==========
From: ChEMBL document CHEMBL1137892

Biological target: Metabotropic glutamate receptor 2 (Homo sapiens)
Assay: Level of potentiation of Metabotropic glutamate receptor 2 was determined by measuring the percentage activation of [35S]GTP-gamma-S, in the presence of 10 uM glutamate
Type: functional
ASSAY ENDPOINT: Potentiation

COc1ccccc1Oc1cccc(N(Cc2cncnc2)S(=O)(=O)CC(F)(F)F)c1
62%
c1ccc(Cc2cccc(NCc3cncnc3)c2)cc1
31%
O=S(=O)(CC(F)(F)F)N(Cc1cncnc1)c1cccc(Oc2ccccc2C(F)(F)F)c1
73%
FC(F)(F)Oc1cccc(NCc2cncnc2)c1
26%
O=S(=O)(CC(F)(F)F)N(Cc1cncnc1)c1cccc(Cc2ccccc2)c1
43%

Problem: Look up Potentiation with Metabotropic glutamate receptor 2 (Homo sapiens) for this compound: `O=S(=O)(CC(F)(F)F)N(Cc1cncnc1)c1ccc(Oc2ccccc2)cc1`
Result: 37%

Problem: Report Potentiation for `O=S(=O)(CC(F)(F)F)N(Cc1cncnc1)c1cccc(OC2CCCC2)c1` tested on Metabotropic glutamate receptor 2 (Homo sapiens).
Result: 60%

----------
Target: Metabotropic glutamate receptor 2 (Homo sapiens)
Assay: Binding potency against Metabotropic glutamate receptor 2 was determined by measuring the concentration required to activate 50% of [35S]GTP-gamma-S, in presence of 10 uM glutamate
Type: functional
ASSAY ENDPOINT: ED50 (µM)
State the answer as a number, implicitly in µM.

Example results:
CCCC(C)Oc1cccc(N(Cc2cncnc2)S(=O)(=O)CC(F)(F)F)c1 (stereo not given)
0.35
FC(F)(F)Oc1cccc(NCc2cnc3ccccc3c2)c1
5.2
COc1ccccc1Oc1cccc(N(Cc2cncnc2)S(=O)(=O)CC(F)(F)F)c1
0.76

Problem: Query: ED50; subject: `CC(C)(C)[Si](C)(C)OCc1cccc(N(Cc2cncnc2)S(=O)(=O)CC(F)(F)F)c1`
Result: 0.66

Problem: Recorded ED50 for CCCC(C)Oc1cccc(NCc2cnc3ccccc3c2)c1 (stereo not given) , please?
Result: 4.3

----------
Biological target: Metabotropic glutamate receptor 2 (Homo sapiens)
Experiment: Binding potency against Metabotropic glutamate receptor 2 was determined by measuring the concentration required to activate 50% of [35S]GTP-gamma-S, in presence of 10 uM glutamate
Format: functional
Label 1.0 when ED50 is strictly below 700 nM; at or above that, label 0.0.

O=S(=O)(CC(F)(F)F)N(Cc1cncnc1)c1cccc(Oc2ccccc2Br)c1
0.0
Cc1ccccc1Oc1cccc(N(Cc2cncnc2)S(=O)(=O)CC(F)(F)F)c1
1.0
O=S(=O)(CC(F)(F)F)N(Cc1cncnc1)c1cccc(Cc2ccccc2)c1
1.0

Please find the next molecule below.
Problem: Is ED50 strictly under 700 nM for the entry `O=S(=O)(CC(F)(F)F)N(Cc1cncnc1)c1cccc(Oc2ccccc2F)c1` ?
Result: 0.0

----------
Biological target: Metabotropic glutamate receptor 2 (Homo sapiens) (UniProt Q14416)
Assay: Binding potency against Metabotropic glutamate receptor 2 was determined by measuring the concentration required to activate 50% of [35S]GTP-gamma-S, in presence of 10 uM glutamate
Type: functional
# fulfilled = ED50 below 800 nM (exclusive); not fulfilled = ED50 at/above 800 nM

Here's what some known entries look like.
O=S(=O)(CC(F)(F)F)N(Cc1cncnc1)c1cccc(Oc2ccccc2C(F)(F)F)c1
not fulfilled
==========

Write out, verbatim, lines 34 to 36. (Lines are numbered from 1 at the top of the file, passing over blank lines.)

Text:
Result: 0.66

Problem: Recorded ED50 for CCCC(C)Oc1cccc(NCc2cnc3ccccc3c2)c1 (stereo not given) , please?
Result: 4.3